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Warm Climate This January

Warm Climate This January:

It looks like this January may end up among the 5 warmest in state history based on statewide climate data so far. Through two-thirds of the month temperatures are running from 8 to 17 degrees F above normal. The last ten days of the month will not all be warmer than normal, but a mixture of above and below normal values. This will mean that the average temperature for January in Minnesota may not be as cold as December was. Nevertheless, we can anticipate a period of three consecutive months with monthly mean temperatures above normal.

The persistence of warmer than normal temperatures has been so strong that the November through January period may end up among the 5 warmest historically as well. It is somewhat unusual to have this persistent warmth during a La Nina period (cold surface waters) in the equatorial Pacific Ocean. This is somewhat like what happened with Minnesota November through January temperatures being warmer than normal during the La Nina episodes of 2005-2006 and 2011-2012. Perhaps it is time to reconsider the historical correlation between La Nina episodes and colder than normal winters in Minnesota.

The new NOAA Climate Prediction Center outlooks suggest that February through April may continue to see warmer than normal temperatures mostly prevail across Minnesota. The CPC outlook also favors most of Minnesota to see wetter than normal conditions prevail.

MCAP Conference Award Winners:

The Minnesota Climate Adaptation Partnership (MCAP) statewide conference took place on January 20th this week as a virtual Zoom event. I was privileged to announce the awards and I am happy to offer a respectful salute to the winners: Dr. Meredith Cornett, Science Director the MN, ND, SD Chapter of the Nature Conservancy for her dedicated work and leadership in examining climate change impacts on our forests and designating areas that are most likely to retain their biological diversity, and others where it will be possible to maintain Minnesota’s boreal forests; The Sustainability and Resilience Task Force of the City of Rochester that developed an action plan to adapt the city infrastructure to climate change using more renewable energy, sustainable practices, and prioritizing equitable benefits across city demographics; The South Washington County Watershed District which initiated several flood risk reduction projects that also incorporated habitat restoration and expansion of green infrastructure. Congratulations to all of these award winners and role models for us all.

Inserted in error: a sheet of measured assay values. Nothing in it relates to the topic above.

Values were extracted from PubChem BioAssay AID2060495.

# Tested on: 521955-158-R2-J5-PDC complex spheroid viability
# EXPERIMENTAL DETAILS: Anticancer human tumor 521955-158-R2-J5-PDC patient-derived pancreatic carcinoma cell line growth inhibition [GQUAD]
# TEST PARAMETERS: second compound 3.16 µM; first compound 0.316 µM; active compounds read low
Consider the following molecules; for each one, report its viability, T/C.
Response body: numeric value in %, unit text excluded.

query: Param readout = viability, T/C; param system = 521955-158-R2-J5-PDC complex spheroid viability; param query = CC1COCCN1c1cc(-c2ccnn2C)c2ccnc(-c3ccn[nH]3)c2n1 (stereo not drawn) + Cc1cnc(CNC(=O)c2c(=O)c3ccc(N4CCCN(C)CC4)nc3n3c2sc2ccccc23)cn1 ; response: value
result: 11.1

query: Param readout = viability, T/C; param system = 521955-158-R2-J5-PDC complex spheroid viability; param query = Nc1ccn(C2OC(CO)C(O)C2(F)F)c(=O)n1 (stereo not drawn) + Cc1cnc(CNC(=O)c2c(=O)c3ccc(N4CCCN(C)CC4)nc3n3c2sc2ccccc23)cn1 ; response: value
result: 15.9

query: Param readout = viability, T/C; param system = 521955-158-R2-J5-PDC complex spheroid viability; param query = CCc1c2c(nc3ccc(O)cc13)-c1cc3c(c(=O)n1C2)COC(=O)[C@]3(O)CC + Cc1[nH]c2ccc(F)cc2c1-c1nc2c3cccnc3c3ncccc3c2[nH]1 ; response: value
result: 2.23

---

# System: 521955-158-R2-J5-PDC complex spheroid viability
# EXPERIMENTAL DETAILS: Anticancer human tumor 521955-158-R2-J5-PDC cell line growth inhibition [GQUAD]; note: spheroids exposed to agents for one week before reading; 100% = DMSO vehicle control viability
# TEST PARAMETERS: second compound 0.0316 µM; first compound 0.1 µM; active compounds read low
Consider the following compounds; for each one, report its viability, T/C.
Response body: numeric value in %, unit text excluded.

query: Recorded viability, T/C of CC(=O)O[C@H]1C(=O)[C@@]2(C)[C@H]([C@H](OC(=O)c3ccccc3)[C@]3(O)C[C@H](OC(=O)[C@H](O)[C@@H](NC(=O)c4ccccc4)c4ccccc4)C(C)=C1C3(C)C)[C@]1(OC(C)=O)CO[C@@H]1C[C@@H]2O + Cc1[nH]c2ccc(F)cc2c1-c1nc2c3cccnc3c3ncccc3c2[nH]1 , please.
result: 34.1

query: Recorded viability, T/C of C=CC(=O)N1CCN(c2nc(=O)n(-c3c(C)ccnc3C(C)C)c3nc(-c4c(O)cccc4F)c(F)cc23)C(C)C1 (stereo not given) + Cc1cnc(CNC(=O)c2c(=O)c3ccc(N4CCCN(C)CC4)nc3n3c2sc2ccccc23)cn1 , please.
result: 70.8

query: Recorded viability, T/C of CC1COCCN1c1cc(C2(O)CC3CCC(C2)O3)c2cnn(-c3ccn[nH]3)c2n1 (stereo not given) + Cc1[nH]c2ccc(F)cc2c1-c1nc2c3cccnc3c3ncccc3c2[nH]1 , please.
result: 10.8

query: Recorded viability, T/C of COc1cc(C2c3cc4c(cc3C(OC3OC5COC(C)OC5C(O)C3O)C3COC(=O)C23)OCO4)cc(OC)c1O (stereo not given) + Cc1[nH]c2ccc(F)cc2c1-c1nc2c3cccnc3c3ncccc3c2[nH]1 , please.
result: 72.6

Weekly Weather Potpourri:

NOAA’s National Integrated Drought Information System has launched a redesigned U.S. Drought Portal to better serve stakeholders, decision makers, the media, and the public. The new site features updated drought conditions and also drought forecasts to show areas where drought might emerge, amplify, and diminish. The web site will be useful for cities to plan for water supplies for the coming 2021 growing season.